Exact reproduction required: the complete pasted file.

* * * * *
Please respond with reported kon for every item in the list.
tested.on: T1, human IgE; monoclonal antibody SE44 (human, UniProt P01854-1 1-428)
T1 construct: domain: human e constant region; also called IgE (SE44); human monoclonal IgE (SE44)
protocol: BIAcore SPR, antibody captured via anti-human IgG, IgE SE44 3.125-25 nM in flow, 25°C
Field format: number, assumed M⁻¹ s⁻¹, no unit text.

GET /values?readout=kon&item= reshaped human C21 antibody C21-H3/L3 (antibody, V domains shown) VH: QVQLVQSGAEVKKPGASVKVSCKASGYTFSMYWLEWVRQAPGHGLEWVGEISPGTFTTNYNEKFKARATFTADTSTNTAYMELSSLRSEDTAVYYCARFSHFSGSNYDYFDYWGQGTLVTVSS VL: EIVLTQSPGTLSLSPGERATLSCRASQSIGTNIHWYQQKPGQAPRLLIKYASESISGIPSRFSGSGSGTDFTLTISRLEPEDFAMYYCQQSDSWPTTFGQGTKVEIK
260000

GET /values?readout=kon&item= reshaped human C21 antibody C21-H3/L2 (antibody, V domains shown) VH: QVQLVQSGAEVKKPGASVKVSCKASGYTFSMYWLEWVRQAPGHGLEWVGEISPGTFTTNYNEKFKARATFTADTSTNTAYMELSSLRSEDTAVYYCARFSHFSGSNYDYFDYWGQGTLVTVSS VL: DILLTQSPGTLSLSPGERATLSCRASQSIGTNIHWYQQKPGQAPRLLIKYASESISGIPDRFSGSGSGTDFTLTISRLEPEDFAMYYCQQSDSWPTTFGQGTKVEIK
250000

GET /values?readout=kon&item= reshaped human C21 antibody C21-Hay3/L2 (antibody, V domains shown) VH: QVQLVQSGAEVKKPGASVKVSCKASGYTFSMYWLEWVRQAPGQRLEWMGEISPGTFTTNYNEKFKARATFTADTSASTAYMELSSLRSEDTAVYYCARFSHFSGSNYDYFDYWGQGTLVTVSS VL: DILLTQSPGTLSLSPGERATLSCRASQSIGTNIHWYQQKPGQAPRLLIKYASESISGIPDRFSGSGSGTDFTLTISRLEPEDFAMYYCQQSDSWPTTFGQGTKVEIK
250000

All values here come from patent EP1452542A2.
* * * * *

Please respond with reported kon for every item in the list.
tested.on: T1, human IgE; monoclonal antibody SE44 (human, UniProt P01854-1 1-428)
T1 construct: domain: human e constant region; also called IgE (SE44); human monoclonal IgE (SE44)
protocol: BIAcore SPR, antibody captured via anti-human IgG, IgE SE44 3.125-25 nM in flow, 25°C
Field format: number, assumed M⁻¹ s⁻¹, no unit text.

GET /values?readout=kon&item= reshaped human C21 antibody C21-H3/L3 (antibody, V domains shown) VH: QVQLVQSGAEVKKPGASVKVSCKASGYTFSMYWLEWVRQAPGHGLEWVGEISPGTFTTNYNEKFKARATFTADTSTNTAYMELSSLRSEDTAVYYCARFSHFSGSNYDYFDYWGQGTLVTVSS VL: EIVLTQSPGTLSLSPGERATLSCRASQSIGTNIHWYQQKPGQAPRLLIKYASESISGIPSRFSGSGSGTDFTLTISRLEPEDFAMYYCQQSDSWPTTFGQGTKVEIK
260000

GET /values?readout=kon&item= reshaped human C21 antibody C21-H3/L2 (antibody, V domains shown) VH: QVQLVQSGAEVKKPGASVKVSCKASGYTFSMYWLEWVRQAPGHGLEWVGEISPGTFTTNYNEKFKARATFTADTSTNTAYMELSSLRSEDTAVYYCARFSHFSGSNYDYFDYWGQGTLVTVSS VL: DILLTQSPGTLSLSPGERATLSCRASQSIGTNIHWYQQKPGQAPRLLIKYASESISGIPDRFSGSGSGTDFTLTISRLEPEDFAMYYCQQSDSWPTTFGQGTKVEIK
250000

GET /values?readout=kon&item= reshaped human C21 antibody C21-Hay3/L2 (antibody, V domains shown) VH: QVQLVQSGAEVKKPGASVKVSCKASGYTFSMYWLEWVRQAPGQRLEWMGEISPGTFTTNYNEKFKARATFTADTSASTAYMELSSLRSEDTAVYYCARFSHFSGSNYDYFDYWGQGTLVTVSS VL: DILLTQSPGTLSLSPGERATLSCRASQSIGTNIHWYQQKPGQAPRLLIKYASESISGIPDRFSGSGSGTDFTLTISRLEPEDFAMYYCQQSDSWPTTFGQGTKVEIK
250000

All values here come from patent EP1452542A2.